There are those who argue that a well-worn route can quickly become a rut, but Daniele Cavalli showed no sign of complacency or boredom with the house's well-established signatures.
The catwalk at the latest Roberto Cavalli show was chevrons of gloss and matte - but, from a distance, it looked like animal print. Maybe that wasn't intentional, but it felt fitting - kind of like the Cavalli of old, but new. Daniele Cavalli is now the head honcho at the house, and this latest menswear show marked a move away from the established Cavalli house style into something newer, dare we say more modern? Then again, Cavalli would never stray too far from its roots.
Roots and routes, as the Cavalli path is well-worn. There are those who argue that a well-worn route can quickly become a rut, but Daniele Cavalli showed no sign of complacency or boredom with the house's well-established signatures. That signature, for men, is the Lothario - just in case the models' stick-on seventies porno moustaches didn't hammer it home hardcore enough. The show was titled 'The Charmer' - whether that is meant genuinely, or as that pejorative (but perhaps Anglo-Saxon) insult is open to interpretation.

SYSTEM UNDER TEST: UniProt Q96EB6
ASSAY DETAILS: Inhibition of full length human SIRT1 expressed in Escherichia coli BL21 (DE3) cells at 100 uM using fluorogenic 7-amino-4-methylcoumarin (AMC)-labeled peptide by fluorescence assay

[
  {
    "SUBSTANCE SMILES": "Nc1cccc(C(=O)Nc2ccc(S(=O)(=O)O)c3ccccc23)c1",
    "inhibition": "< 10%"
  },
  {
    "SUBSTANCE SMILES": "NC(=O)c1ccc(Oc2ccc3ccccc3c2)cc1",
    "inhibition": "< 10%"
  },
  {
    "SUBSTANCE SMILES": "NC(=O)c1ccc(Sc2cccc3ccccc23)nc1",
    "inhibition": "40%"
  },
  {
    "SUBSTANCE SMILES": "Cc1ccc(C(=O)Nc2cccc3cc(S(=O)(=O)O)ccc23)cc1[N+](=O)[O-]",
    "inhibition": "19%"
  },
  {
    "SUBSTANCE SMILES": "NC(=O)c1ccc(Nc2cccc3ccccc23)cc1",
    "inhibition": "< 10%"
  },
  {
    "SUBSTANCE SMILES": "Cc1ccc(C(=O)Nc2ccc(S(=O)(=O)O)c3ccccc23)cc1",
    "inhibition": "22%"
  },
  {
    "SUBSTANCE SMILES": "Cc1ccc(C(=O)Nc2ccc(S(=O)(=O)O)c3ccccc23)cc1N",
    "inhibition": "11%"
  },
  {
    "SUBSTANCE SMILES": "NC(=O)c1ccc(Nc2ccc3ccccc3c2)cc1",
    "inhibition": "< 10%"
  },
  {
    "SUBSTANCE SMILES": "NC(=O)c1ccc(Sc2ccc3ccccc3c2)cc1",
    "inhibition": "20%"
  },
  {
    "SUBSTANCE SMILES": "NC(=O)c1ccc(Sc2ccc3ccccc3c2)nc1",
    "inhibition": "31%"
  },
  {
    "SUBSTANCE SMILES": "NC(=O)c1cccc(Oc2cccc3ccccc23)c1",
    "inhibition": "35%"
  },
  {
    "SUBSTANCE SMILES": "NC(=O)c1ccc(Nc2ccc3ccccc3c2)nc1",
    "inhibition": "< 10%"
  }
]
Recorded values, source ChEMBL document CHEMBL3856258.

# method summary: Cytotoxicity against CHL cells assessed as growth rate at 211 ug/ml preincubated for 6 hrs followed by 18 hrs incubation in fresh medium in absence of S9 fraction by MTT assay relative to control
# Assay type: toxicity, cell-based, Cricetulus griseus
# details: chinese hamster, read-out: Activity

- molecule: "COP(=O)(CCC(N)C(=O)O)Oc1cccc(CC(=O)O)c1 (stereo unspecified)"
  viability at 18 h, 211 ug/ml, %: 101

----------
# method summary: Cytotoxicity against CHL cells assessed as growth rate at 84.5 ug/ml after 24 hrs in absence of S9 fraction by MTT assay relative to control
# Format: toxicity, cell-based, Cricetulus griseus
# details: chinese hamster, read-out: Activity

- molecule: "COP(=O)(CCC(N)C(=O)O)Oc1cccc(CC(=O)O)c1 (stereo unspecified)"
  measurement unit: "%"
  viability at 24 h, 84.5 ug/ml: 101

What it amounted to was a Cavalli interpretation of next season's gentleman theme. The Cavalli gentleman, however, is a crooner, and possibly a carouser - he slipped easily from bubblegum-pink and electric mauve biker jackets into slender, silk-faille lapelled evening jackets, finishing both off with hefty boots, a cross between cowboy and working-man (slightly dodgy, those). If they sound like True Grit, it was True Grit - The Musical: all the theatrical, extravagant luxury Cavalli is known for was well in place. Try a sulphur-yellow silk tuxedo, cape appliqued with tiger striations, or a classic black Le Smoking rendered in eye-popping alligator: imagining the price-tag on that number alone is enough to jolt the Italian economy back into recovery, I'd reckon.
That said, it was the simplest pieces that warranted the most attention: skinny peacoats, slender suits and a grey melton topcoat collared in fur. We've seen them on half-a-dozen Autumn/Winter menswear catwalks already - the fact they garnered more than a second glance amidst the trademark Cavalli finery is nigh-on a miracle.